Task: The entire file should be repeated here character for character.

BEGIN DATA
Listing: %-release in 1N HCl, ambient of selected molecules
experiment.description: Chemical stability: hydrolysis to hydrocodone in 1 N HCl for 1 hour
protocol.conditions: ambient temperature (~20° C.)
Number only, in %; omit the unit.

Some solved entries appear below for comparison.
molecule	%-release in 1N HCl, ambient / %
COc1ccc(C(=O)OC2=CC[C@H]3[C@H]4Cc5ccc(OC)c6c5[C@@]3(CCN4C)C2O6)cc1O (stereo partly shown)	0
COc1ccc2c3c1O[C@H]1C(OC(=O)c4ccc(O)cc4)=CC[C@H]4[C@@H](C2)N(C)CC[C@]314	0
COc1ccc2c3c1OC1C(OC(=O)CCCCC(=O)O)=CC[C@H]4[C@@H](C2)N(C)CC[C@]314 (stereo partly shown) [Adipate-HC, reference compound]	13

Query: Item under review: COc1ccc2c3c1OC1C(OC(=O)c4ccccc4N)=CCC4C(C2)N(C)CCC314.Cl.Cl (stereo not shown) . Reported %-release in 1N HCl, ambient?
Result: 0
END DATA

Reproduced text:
Listing: %-release in 1N HCl, ambient of selected molecules
experiment.description: Chemical stability: hydrolysis to hydrocodone in 1 N HCl for 1 hour
protocol.conditions: ambient temperature (~20° C.)
Number only, in %; omit the unit.

Some solved entries appear below for comparison.
molecule	%-release in 1N HCl, ambient / %
COc1ccc(C(=O)OC2=CC[C@H]3[C@H]4Cc5ccc(OC)c6c5[C@@]3(CCN4C)C2O6)cc1O (stereo partly shown)	0
COc1ccc2c3c1O[C@H]1C(OC(=O)c4ccc(O)cc4)=CC[C@H]4[C@@H](C2)N(C)CC[C@]314	0
COc1ccc2c3c1OC1C(OC(=O)CCCCC(=O)O)=CC[C@H]4[C@@H](C2)N(C)CC[C@]314 (stereo partly shown) [Adipate-HC, reference compound]	13

Query: Item under review: COc1ccc2c3c1OC1C(OC(=O)c4ccccc4N)=CCC4C(C2)N(C)CCC314.Cl.Cl (stereo not shown) . Reported %-release in 1N HCl, ambient?
Result: 0